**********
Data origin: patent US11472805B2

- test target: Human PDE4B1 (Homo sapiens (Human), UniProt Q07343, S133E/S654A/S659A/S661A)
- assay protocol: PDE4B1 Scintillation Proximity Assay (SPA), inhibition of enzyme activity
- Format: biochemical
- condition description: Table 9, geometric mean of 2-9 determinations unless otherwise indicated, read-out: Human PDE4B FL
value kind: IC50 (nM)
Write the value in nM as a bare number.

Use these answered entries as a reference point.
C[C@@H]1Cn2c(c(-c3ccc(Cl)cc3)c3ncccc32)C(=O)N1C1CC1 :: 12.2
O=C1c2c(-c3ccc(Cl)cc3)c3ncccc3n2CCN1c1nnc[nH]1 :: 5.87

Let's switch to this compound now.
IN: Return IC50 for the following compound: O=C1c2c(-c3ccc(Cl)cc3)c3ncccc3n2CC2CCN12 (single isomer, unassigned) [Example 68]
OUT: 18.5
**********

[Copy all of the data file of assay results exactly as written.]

Data origin: patent US11472805B2

- test target: Human PDE4B1 (Homo sapiens (Human), UniProt Q07343, S133E/S654A/S659A/S661A)
- assay protocol: PDE4B1 Scintillation Proximity Assay (SPA), inhibition of enzyme activity
- Format: biochemical
- condition description: Table 9, geometric mean of 2-9 determinations unless otherwise indicated, read-out: Human PDE4B FL
value kind: IC50 (nM)
Write the value in nM as a bare number.

Use these answered entries as a reference point.
C[C@@H]1Cn2c(c(-c3ccc(Cl)cc3)c3ncccc32)C(=O)N1C1CC1 :: 12.2
O=C1c2c(-c3ccc(Cl)cc3)c3ncccc3n2CCN1c1nnc[nH]1 :: 5.87

Let's switch to this compound now.
IN: Return IC50 for the following compound: O=C1c2c(-c3ccc(Cl)cc3)c3ncccc3n2CC2CCN12 (single isomer, unassigned) [Example 68]
OUT: 18.5